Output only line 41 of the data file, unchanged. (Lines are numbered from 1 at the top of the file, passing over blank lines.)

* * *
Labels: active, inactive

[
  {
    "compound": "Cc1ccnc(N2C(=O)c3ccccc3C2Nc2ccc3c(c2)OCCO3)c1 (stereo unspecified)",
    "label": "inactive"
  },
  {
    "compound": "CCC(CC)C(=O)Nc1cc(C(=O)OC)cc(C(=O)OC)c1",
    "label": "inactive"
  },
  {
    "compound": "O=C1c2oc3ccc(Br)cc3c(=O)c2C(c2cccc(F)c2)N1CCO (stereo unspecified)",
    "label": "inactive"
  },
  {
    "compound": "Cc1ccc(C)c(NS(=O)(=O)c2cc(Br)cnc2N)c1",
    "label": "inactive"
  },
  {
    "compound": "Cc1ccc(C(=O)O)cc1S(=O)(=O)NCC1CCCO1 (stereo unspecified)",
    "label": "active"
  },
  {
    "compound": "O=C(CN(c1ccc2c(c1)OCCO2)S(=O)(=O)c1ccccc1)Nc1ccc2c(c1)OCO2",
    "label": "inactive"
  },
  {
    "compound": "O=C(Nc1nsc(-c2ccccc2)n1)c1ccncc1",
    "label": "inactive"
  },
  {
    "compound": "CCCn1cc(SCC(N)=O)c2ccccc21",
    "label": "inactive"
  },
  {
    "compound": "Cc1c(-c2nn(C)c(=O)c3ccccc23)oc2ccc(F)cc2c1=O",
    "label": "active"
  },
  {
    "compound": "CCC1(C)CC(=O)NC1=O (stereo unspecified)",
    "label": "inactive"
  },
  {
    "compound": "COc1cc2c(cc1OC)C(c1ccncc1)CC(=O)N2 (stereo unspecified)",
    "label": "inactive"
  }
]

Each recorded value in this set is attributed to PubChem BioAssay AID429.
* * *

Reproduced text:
    "label": "inactive"